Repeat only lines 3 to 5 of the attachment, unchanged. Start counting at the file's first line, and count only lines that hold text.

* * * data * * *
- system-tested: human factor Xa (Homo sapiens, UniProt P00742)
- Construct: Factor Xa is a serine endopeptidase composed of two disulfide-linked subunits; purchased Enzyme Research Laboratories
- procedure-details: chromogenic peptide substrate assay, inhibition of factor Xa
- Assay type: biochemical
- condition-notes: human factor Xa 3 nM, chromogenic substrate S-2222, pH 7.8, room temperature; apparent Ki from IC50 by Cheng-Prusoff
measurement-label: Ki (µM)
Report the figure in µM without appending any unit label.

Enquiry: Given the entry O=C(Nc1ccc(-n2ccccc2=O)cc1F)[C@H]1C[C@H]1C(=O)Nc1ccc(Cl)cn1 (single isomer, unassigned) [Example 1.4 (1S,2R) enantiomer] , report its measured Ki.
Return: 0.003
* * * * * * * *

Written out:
- procedure-details: chromogenic peptide substrate assay, inhibition of factor Xa
- Assay type: biochemical
- condition-notes: human factor Xa 3 nM, chromogenic substrate S-2222, pH 7.8, room temperature; apparent Ki from IC50 by Cheng-Prusoff